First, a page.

Washington (CNN) - Former President George W. Bush isn't the only Texas politician promoting a new book – so is his onetime lieutenant governor and successor, Texas Gov. Rick Perry, fresh off winning a historic third term in Austin.
Perry's new book, "Fed Up!: Our Fight to Save America from Washington," is a 191-page polemic against what he calls "a Washington establishment that has abused our trust."
Perry framed his re-election campaign in Texas as an aggressive fight against an over-reaching Washington, but it's not just the Obama administration bearing the brunt of his ire.
Republicans during the Bush administration were also at fault for ballooning the deficit, Perry told a group of Washington reporters over coffee on Monday.
Bush will be remembered as a good president, Perry explained, "but it won't be based on fiscal issues. It will be based on keeping us free and keeping us safe."
"He may go down as more than a good president, even above that, but at the same time I think they missed some opportunities to send some good messages to a Congress that was spending too much money frankly on programs that we cant afford and don't need," he said of the former president, pointing specifically to the Medicare prescription drug benefit and No Child Left Behind.
"I think those were both big government, but more important they were Washington-centric," he said of the programs. "One size does not fit all, unless you're talking tube socks."
Perry was vague when pressed on what specific federal programs should be sliced to reduce federal spending levels, but said all federal programs, including the defense budget, should be subject to scrutiny and possible cuts.
"If we are really going to lay out ideas that can solve the challenges of this economic crisis this country faces, then everything needs to be on the table," he said.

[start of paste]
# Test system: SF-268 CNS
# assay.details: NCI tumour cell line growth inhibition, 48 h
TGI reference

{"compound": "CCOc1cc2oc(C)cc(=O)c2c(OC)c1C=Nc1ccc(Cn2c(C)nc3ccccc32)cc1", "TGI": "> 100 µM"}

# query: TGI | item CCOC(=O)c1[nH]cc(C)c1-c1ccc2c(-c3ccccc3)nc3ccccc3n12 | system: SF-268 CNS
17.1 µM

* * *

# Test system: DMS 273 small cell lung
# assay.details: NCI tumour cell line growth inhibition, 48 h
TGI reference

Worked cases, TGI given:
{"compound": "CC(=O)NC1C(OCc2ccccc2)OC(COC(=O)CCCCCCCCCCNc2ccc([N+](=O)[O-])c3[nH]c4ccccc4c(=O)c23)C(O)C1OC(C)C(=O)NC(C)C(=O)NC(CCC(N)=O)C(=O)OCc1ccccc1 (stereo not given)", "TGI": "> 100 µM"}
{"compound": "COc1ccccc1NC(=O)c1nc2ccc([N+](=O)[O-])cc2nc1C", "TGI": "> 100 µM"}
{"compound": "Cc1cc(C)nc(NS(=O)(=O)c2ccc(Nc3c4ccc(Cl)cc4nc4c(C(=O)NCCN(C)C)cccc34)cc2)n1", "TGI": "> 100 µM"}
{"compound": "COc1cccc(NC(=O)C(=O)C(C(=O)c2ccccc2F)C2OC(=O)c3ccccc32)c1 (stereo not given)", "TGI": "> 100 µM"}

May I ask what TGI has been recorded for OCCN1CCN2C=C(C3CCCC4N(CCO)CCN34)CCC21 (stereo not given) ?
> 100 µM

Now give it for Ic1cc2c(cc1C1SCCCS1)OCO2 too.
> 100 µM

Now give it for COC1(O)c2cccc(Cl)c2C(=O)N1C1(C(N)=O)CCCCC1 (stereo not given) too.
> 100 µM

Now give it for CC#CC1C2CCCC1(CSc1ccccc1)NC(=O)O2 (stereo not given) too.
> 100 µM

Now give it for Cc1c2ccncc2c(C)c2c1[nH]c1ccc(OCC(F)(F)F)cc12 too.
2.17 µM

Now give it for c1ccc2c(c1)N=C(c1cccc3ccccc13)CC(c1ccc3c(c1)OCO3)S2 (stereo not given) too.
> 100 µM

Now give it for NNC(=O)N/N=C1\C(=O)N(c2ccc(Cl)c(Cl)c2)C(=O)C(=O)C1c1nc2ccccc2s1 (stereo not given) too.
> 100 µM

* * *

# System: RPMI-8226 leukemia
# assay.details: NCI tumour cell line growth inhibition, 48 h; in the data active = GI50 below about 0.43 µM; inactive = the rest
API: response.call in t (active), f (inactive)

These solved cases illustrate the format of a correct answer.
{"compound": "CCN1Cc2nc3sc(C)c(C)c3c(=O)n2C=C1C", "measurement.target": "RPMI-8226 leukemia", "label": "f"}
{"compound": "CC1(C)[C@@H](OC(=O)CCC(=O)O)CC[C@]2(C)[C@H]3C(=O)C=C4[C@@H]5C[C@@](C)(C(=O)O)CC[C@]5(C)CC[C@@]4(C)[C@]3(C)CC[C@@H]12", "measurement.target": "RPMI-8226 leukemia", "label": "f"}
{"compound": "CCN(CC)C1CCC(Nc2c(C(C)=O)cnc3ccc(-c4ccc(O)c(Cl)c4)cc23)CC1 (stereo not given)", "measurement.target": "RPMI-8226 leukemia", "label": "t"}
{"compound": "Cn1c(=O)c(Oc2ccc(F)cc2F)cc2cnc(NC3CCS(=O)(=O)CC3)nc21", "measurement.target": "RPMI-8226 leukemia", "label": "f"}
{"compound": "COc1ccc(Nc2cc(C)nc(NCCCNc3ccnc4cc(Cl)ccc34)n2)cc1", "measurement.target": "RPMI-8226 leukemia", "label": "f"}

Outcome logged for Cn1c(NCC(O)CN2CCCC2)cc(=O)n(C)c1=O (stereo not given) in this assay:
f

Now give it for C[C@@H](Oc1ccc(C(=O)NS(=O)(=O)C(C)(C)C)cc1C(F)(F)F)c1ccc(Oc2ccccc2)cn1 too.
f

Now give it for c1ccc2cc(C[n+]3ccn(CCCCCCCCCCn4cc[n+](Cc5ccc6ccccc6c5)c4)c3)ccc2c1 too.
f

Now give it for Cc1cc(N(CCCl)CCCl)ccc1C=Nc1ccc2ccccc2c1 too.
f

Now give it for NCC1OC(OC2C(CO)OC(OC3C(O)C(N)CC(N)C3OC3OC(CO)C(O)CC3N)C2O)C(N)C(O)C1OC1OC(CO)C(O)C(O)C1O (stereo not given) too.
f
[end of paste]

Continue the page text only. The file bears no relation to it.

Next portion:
Perry followed up his sit-down with beltway opinion-makers with a speech at the Heritage Foundation. Later in the day, he will fly to New York for a taping of "The Daily Show with John Stewart."
The governor's emergence on the national stage began during the governor's race, with his early courting of the Tea Party movement and daily broadsides against President Obama – rhetoric that had his Democratic opponent, former Houston Mayor Bill White, claiming that Perry already had his sights on the White House.
Perry, though, re-iterated that he has no presidential ambitions and pledged to serve out the entire four years of his next term, unless he dies.
"The Lord may have a different game plan for me in four years," he said. "I may not be alive in four years."
Aside from a critical remark about the Massachusetts health care plan implemented by former Gov. Mitt Romney, Perry refused to speculate about which of the potential 2012 presidential contenders he prefers.
The best candidate, he said, will be "a committed fiscal conservative" who wants to "make Washington as inconsequential as it can for the people" of this country. "I think the people are yearning for someone to devolve this power back out of Washington, D.C. to the states," he said.